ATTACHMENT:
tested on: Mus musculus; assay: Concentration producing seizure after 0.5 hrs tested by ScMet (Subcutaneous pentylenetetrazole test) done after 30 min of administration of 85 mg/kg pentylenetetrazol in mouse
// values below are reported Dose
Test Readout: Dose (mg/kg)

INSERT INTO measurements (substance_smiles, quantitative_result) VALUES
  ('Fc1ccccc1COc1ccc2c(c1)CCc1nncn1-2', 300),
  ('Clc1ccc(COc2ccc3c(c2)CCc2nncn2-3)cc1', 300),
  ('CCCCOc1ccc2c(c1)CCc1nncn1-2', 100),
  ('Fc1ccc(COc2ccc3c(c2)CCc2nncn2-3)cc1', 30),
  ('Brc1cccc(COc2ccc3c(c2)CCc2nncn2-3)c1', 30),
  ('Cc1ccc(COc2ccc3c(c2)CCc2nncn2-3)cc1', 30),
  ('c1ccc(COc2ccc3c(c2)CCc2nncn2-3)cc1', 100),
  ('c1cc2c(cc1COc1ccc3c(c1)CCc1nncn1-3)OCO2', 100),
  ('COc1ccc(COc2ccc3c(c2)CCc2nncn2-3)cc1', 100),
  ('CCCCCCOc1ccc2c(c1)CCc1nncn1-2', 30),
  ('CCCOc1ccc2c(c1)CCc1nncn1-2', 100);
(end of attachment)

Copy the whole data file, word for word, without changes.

tested on: Mus musculus; assay: Concentration producing seizure after 0.5 hrs tested by ScMet (Subcutaneous pentylenetetrazole test) done after 30 min of administration of 85 mg/kg pentylenetetrazol in mouse
// values below are reported Dose
Test Readout: Dose (mg/kg)

INSERT INTO measurements (substance_smiles, quantitative_result) VALUES
  ('Fc1ccccc1COc1ccc2c(c1)CCc1nncn1-2', 300),
  ('Clc1ccc(COc2ccc3c(c2)CCc2nncn2-3)cc1', 300),
  ('CCCCOc1ccc2c(c1)CCc1nncn1-2', 100),
  ('Fc1ccc(COc2ccc3c(c2)CCc2nncn2-3)cc1', 30),
  ('Brc1cccc(COc2ccc3c(c2)CCc2nncn2-3)c1', 30),
  ('Cc1ccc(COc2ccc3c(c2)CCc2nncn2-3)cc1', 30),
  ('c1ccc(COc2ccc3c(c2)CCc2nncn2-3)cc1', 100),
  ('c1cc2c(cc1COc1ccc3c(c1)CCc1nncn1-3)OCO2', 100),
  ('COc1ccc(COc2ccc3c(c2)CCc2nncn2-3)cc1', 100),
  ('CCCCCCOc1ccc2c(c1)CCc1nncn1-2', 30),
  ('CCCOc1ccc2c(c1)CCc1nncn1-2', 100);